# Useful Edges Codeforces Round #709 Div. 2 Solution

## Useful Edges Codeforces Solution

You are given a weighted undirected graph on nn vertices along with qq triples (u,v,l)(u,v,l), where in each triple uu and vv are vertices and ll is a positive integer. An edge ee is called useful if there is at least one triple (u,v,l)(u,v,l) and a path (not necessarily simple) with the following properties:

Useful Edges solution codeforces

• uu and vv are the endpoints of this path,
• ee is one of the edges of this path,
• the sum of weights of all edges on this path doesn’t exceed ll.

Please print the number of useful edges in this graph.Input Useful Edges solution codeforces

The first line contains  two integers nn and mm (2≤n≤6002≤n≤600, 0≤m≤n(n−1)20≤m≤n(n−1)2).

Each of the following mm lines contains three integers uu, vv and ww (1≤u,v≤n1≤u,v≤n, u≠vu≠v, 1≤w≤1091≤w≤109), denoting an edge connecting vertices uu and vv and having a weight ww.

The following line contains the only integer qq (1≤q≤n(n−1)21≤q≤n(n−1)2) denoting the number of triples.

Each of the following qq lines contains three integers uu, vv and ll (1≤u,v≤n1≤u,v≤n, u≠vu≠v, 1≤l≤1091≤l≤109) denoting a triple (u,v,l)(u,v,l).

It’s guaranteed that:

• the graph doesn’t contain loops or multiple edges;
• all pairs (u,v)(u,v) in the triples are also different.

Output Useful Edges solution codeforces

Print a single integer denoting the number of useful edges in the graph.Examplesinput

```4 6
1 2 1
2 3 1
3 4 1
1 3 3
2 4 3
1 4 5
1
1 4 4
```

output Useful Edges solution codeforcesCopy

```5
```

input

```4 2
1 2 10
3 4 10
6
1 2 11
1 3 11
1 4 11
2 3 11
2 4 11
3 4 9
```

output Useful Edges solution codeforces

```1
```

input

```3 2
1 2 1
2 3 2
1
1 2 5
```

output

```2
```

Note Useful Edges solution codeforces

In the first example each edge is useful, except the one of weight 55.

In the second example only edge between 11 and 22 is useful, because it belongs to the path 1−21−2, and 10≤1110≤11. The edge between 33 and 44, on the other hand, is not useful.

In the third example both edges are useful, for there is a path 1−2−3−21−2−3−2 of length exactly 55. Please note that the path may pass through a vertex more than once.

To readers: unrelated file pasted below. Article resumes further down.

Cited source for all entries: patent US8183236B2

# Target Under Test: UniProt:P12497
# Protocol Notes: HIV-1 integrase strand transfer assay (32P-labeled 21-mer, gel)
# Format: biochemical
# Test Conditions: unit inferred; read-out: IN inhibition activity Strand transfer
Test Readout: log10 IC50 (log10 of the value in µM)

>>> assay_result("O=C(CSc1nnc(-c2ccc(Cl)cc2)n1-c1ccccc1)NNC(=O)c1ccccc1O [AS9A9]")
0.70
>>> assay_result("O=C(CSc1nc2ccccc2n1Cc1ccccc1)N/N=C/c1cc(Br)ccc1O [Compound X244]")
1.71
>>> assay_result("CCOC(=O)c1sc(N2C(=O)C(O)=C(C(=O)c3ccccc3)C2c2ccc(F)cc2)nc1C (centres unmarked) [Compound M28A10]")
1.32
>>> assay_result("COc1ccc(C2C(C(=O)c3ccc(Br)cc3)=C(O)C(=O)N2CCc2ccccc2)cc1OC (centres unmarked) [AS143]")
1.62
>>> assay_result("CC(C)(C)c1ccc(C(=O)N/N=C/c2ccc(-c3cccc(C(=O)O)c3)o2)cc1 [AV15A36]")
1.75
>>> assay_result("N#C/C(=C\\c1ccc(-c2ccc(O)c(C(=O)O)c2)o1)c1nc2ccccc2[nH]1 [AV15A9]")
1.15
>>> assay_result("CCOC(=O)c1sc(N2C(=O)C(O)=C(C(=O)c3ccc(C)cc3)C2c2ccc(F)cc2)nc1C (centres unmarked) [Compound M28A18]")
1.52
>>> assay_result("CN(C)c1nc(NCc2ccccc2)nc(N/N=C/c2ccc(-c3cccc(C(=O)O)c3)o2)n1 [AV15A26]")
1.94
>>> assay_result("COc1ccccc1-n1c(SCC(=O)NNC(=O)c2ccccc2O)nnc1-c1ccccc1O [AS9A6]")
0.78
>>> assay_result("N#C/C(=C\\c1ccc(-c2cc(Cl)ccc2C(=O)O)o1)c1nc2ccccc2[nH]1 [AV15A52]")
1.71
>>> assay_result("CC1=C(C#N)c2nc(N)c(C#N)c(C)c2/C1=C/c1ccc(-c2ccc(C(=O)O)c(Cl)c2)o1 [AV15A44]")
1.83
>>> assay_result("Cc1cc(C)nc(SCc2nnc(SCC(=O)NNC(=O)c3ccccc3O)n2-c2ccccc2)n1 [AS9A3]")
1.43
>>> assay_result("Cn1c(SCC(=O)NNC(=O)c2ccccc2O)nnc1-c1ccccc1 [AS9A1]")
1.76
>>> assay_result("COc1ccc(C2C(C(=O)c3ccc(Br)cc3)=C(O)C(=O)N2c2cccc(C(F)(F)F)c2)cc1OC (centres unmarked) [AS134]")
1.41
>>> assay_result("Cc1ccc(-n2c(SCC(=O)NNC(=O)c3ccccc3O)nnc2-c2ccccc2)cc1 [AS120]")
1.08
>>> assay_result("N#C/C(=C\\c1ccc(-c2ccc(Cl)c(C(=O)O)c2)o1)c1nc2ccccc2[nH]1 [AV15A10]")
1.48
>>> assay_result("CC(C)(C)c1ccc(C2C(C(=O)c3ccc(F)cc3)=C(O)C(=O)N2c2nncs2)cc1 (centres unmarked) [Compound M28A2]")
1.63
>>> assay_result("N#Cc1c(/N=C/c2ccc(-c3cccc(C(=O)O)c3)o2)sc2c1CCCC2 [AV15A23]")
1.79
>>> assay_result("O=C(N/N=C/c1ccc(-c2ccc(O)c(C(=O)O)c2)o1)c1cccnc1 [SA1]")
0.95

#include<bits/stdc++.h>

#define R register

#define N 605

#define ll long long

const ll inf=1e18;

struct stu{

int v;

ll l;

stu(){}

stu(int vv,ll lr){v=vv,l=lr;}

};

std::vector<stu> vec[N];

ll dis[N][N];

int FR[N*N],TO[N*N],n,m;

ll W[N*N];

ll cfy[N];

bool bj[N*N];

int main(){

memset(dis,0x3f,sizeof(dis));

scanf(“%d%d”,&n,&m);

for(R int i=n;i;–i) dis[i][i]=0;

for(R int i=1;i<=m;++i){

scanf(“%d%d%d”,&FR[i],&TO[i],&W[i]);

dis[FR[i]][TO[i]]=std::min(dis[FR[i]][TO[i]],W[i]);

dis[TO[i]][FR[i]]=std::min(dis[TO[i]][FR[i]],W[i]);

}

for(R int k=1;k<=n;++k)

for(R int i=1;i<=n;++i)

for(R int j=1;j<=n;++j) dis[i][j]=std::min(dis[i][j],dis[i][k]+dis[k][j]);

R int qq;

scanf(“%d”,&qq);

while(qq– >0){

R int uu,vv;R ll lr;

scanf(“%d%d%lld”,&uu,&vv,&lr);

vec[uu].push_back(stu(vv,lr));

vec[vv].push_back(stu(uu,lr));

}

for(R int u=1;u<=n;++u){

for(R int v=1;v<=n;++v) cfy[v]=-inf;

R int qwq=vec[u].size();

for(R int i=0;i<qwq;++i){

R int v=vec[u][i].v;

R ll l=vec[u][i].l;

for(R int y=1;y<=n;++y)

{

cfy[y]=std::max(cfy[y],l-dis[v][y]);

}

}

for(R int i=1;i<=m;++i){

R int x=FR[i],y=TO[i];

R ll e=W[i];

if(dis[u][x]+e<=cfy[y]){

bj[i] = 1;

}

}

}

R int ans=0;

for(R int i=1;i<=m;++i) if(bj[i]) ++ans;

std::cout<<ans << ‘\n’;

}